Truth be told, USA had plenty of opportunities to overcome the Wahlstrom no goal. However, they only managed eight shots in a lackluster first that saw Finland get the better chances. They outshot USA 13-8. Their speed was a factor at five-on-five. Indeed, Canadiens goalie property Cayden Primeau was superb in stopping all 13 shots sent his way. He was outstanding throughout the tournament, overtaking Kyle Keyser in net. Primeau finished with 28 saves to give his side a chance.
After no scoring in the first, it took until the second half of the second period for Finland to break the ice. Following consecutive kills by the Finns, Blackhawks prospect Evan Barratt took a ill advised goaltender interference minor penalty by bumping into Luukonen with 10:04 left in the second.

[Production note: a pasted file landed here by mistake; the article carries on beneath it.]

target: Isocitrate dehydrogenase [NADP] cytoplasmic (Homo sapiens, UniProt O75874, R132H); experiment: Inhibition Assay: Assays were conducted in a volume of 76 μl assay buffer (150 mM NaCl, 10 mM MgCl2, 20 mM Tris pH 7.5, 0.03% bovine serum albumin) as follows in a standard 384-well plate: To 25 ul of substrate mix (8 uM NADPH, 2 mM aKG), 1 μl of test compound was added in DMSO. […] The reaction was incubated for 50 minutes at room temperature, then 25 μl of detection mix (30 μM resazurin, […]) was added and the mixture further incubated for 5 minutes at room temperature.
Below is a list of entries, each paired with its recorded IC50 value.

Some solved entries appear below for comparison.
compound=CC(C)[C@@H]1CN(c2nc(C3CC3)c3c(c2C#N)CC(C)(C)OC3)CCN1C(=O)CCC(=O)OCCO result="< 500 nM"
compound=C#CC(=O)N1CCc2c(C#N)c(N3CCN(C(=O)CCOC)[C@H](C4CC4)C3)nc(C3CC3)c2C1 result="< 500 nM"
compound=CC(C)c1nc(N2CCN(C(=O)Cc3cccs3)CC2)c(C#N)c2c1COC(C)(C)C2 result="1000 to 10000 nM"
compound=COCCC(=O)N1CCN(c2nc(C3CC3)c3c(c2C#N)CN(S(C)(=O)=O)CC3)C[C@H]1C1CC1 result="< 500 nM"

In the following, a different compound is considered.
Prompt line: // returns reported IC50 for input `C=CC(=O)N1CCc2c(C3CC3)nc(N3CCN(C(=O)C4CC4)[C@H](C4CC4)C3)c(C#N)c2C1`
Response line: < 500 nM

Jesse Ylonen beat Primeau with a good one-timer from the point off a Oskari Laaksonen feed for a 1-0 lead at 31:31 of the contest. Valtteri Puustinen started the play to earn a key secondary assist.
Team USA got their fifth and final chance on the power play over a minute later when Teemu Engberg tripped up Chmelevski entering the Finland zone. Once again, they failed to capitalize. Finland continued to do a good job taking care of the front of Luukonen’s net. He mostly faced low shots which he ate up. Other USA attempts went wide missing its intended target. It was frustrating.
A Wahlstrom tripping minor with three minutes remaining put USA on to the penalty kill for a third time. Logan Cockerill was one of the hardest working players all game. On a earlier Finland power play, his hustle led to a Chmelevski chance that Luukonen gloved. Cockerill was one of the key penalty killers who did a good job.
Despite being outplayed, USA only trailed by one entering the third. And what a third it was. It’ll be remembered for a while by both sides. Especially Finland.